Art by Ed Emshwiller
I find the cover of the September, 1954 issue of Galaxy Science Fiction a bit risque for Ed Emshwiller (a piece titled “Robots Repaired While U Wait”). Editor H. L. Gold produced a magazine that you wouldn’t have to hide from people, unlike other fiction offerings that had much more salacious artwork (please don’t attach any to this article, John). But you may have to keep this issue face-down around coworkers and family.
“The Man Who Was Six” by F. L. Wallace — Dan Merrol doesn’t know who he is anymore. Ostensibly, he’s Dan Merrol, but his body is unrecognizable, even to himself. After a horrific accident, doctors used an amalgamation of human donors to heal Dan’s broken body. With legs of different lengths, arms of varying bulk, and multi-colored hair, Dan’s become a laughable caricature of humanity. But it’s not just his body; his damaged brain was also rebuilt using slivers of other brains, giving him memories of lives he never lived. He wants to return to a normal life as a pilot and try to resume his marriage, if his wife could possibly still love the creature he’s become.
I like how Wallace examines Dan’s predicament. The initial confusion, the stages of grief in dealing with who and what he’s become. It maintains a somber tone but allows for lighter moments.
“A Start in Life” by Arthur Sellings — Em and Jay are robots raising two unrelated six-year-old children (a boy and a girl). Their world is confined, and there are no other humans to interact with. The children begin asking more questions about their world, and Em is hesitant to share anything new. The truth will come out eventually, but is this the right time, she wonders?
Sellings does an excellent job of bringing humanity to robots. And the twist-ending is of a heart-wrenching kind that restores my faith in having twist endings, at least sometimes.
“Dusty Zebra” by Clifford D. Simak — Joe discovers an ivory dot on his desk. If he leaves an item on it, such as a fountain pen, it will eventually be swapped for an alien item. He has no idea what each unique, swapped item does, but he doesn’t think they’re junk. He teams up with his scientific neighbor to see if they can make a profit from anything they trade — assuming they can figure out how to use any of the items that come from the swap.
This is a light tale that, while a tad predictable, provides good entertainment.
“Shell Game” by Philip K. Dick — Five years after their damaged ship was forced to land in the bogs of Betelgeuse II, the surviving crew diligently guard themselves against continuous attacks. Though they never see their attackers, they’re convinced Terrans are at work, sabotaging them or attacking them with gas. While it’s true they don’t have solid evidence of all of this, it’s the only plausible explanation for their continual paranoia. Or is it?
There are a few liberties taken with this story that I don’t think are entirely accurate, but the premise is an interesting take in that the reader learns that none of the characters can be trusted. I think this is a winning formula for stories where all of the characters are either inaccurate or lying, something I hadn’t considered before. I think I’m going to write that idea down…
“Milk Run” by Robert Sheckley — Richard and his partner, Arnold, are struggling to make ends meet. Their business, AAA Ace Interplanetary Decontamination Service, is faltering. So when Arnold finds an opportunity for huge profit in shipping alien livestock, he tells Richard they can’t pass it up.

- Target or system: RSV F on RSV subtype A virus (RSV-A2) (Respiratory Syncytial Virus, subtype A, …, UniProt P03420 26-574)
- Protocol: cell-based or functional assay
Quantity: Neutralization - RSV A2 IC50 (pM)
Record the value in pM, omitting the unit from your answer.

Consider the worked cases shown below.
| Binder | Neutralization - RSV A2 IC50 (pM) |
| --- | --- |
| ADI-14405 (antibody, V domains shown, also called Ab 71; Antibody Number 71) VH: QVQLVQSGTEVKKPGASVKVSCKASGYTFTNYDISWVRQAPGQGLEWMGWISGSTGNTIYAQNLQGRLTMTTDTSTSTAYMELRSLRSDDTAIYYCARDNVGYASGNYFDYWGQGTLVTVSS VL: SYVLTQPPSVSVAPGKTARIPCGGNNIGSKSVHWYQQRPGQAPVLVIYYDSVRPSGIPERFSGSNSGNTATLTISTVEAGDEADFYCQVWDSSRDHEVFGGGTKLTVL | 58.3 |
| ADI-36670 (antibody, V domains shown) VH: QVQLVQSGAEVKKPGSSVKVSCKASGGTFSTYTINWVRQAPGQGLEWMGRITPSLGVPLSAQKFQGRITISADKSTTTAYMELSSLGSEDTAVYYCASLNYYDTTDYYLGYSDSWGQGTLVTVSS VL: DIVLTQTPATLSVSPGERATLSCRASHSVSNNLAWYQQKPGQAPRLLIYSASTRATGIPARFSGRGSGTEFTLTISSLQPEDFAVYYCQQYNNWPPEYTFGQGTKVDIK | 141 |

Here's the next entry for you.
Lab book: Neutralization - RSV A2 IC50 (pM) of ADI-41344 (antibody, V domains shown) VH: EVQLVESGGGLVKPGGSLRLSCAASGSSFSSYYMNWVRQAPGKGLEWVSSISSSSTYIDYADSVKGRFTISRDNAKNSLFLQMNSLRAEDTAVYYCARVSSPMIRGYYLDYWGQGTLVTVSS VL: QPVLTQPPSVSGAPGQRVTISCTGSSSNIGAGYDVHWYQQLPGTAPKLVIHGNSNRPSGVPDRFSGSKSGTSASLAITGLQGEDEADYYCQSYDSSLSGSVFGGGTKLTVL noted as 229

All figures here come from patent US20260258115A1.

Unfortunately for Richard, he’s the one who has to make the trip with Smags, Queels, and Firgels — animals he has no idea how to care for beyond the tips Arnold gives him after he’s in transit.
Stardate, February 1986
I loved the humor in Richard’s painful voyage. This was Sheckley’s first “AAA Ace Interplanetary Decontamination Service” story in a series that spanned multiple magazines (most appear within Galaxy). The final story, “Sarkanger,” was published in the February, 1986 issue of Stardate.
“Satan’s Shrine” by Daniel F. Galouye — A immortal man lives within an impenetrable fortress, holding nations at ransom by threat (and implementation) of destruction. Yet every few years, small groups try to make their way through the labyrinth of tunnels and traps to reach him and end his reign over the world. The latest group, comprised of men from various nationalities, hopes to finally succeed where others have failed.
While a little predictable, I think the story works for what it is — science fiction with some aspects of military fiction and action mixed in. This was Galouye’s first publication with Galaxy, but he had already found quite a bit of success in other magazines, particularly Imagination. Galouye wrote numerous short stories and novels, primarily during the 1950s and 1960s.
Besides the fiction, there were two articles — “For Your Information” by Willy Ley and “Galaxy’s Five Star Shelf” by Groff Conklin. Ley’s article primarily covered the use of the constellation called the Southern Cross in literature. Conklin reviewed the following: Brain Wave by Poul Anderson, Human? by Judith Merril, Lost Continents by L. Sprague de Camp, Of All Possible Worlds by William Tenn, The Second Conquest by Louis de Wohl, Science and Sorcery (an anthology edited by Garret Ford), A Handbook of Science Fiction and Fantasy by Donald H. Tuck, and an Ace Double — Gateway to Elsewhere by Murray Leinster and The Weapon Shops by A. E. van Vogt.
Matthew Wuertz’s project to review every issue of Galaxy magazine in order of publication began with the January 1950 issue. See all his reviews here.